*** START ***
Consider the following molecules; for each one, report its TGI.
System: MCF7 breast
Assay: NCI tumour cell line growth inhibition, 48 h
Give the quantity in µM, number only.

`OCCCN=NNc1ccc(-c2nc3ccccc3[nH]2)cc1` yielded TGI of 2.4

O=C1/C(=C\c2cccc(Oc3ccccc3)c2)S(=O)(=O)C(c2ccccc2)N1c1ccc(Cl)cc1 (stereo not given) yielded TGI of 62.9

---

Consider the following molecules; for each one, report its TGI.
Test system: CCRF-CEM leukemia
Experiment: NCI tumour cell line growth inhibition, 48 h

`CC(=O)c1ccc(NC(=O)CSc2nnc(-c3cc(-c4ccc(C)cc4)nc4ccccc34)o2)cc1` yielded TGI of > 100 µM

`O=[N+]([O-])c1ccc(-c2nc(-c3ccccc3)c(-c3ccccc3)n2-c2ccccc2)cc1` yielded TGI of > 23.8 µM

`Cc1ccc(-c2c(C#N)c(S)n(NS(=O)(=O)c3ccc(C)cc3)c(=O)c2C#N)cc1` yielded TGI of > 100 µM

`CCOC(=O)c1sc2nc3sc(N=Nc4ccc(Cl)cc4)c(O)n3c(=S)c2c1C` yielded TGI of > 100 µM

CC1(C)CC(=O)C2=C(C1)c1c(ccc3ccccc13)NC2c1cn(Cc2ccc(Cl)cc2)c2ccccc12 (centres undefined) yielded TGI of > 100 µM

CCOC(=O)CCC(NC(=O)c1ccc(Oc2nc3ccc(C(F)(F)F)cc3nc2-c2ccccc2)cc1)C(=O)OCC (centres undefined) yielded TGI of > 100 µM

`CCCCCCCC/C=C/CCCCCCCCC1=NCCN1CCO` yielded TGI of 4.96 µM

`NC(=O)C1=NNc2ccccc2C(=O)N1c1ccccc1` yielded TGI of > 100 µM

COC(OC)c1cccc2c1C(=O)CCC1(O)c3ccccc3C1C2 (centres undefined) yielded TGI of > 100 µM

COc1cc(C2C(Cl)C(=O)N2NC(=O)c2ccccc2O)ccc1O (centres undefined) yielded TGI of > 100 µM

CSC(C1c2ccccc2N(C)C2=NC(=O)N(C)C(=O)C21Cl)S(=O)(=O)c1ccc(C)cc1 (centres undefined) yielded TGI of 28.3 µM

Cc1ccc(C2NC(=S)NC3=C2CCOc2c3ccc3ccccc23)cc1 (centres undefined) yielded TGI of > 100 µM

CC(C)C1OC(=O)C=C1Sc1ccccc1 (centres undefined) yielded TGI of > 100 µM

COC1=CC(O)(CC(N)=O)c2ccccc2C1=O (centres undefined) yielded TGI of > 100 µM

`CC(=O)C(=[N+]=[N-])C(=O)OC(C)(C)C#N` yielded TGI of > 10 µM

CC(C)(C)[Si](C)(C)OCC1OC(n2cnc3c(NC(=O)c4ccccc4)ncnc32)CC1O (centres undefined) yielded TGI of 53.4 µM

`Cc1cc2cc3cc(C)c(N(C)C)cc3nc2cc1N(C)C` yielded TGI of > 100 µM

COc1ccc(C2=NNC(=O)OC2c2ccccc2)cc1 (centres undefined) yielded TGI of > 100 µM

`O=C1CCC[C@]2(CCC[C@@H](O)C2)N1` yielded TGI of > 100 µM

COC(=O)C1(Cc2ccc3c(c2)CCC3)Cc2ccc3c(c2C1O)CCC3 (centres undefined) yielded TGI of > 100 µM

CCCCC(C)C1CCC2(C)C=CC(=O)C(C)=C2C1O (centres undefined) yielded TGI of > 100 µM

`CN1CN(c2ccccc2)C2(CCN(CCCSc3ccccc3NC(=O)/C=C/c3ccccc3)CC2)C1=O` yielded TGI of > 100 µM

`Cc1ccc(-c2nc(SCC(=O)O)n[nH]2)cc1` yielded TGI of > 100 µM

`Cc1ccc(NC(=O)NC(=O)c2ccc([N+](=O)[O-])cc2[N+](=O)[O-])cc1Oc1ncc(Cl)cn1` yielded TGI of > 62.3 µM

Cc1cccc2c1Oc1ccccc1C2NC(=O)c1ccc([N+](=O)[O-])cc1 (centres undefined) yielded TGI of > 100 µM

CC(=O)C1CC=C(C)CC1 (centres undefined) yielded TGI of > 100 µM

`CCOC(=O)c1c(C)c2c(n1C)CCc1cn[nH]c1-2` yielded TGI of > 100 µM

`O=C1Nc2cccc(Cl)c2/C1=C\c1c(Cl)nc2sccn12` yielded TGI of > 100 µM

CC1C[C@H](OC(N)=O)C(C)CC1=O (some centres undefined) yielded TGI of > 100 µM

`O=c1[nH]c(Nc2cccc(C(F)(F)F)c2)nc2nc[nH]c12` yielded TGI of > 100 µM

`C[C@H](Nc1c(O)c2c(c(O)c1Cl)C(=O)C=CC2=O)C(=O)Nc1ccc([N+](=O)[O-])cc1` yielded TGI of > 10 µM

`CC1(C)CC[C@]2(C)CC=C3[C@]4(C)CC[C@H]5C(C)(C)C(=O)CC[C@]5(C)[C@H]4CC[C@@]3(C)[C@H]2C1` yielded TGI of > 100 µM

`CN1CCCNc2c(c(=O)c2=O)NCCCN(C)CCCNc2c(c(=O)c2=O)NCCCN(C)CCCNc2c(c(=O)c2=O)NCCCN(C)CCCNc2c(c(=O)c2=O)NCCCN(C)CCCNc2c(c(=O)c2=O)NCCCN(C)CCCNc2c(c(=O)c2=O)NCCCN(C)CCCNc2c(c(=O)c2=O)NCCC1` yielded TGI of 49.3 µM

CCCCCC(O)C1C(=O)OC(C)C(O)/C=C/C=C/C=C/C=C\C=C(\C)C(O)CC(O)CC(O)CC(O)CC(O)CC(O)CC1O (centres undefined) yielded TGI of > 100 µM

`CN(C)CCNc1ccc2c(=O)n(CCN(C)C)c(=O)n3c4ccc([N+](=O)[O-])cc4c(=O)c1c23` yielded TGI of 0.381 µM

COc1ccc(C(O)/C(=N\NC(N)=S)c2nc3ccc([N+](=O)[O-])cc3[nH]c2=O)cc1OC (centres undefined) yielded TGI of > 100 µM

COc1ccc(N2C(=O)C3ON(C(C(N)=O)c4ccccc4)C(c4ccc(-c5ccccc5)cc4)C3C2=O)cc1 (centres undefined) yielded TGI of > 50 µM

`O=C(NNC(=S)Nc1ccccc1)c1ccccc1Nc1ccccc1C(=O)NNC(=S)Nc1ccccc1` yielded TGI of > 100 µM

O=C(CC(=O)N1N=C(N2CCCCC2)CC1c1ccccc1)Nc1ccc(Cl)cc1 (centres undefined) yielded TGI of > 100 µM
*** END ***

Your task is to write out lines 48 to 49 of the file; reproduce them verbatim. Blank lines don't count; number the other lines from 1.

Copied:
`O=C(NNC(=S)Nc1ccccc1)c1ccccc1Nc1ccccc1C(=O)NNC(=S)Nc1ccccc1` yielded TGI of > 100 µM

O=C(CC(=O)N1N=C(N2CCCCC2)CC1c1ccccc1)Nc1ccc(Cl)cc1 (centres undefined) yielded TGI of > 100 µM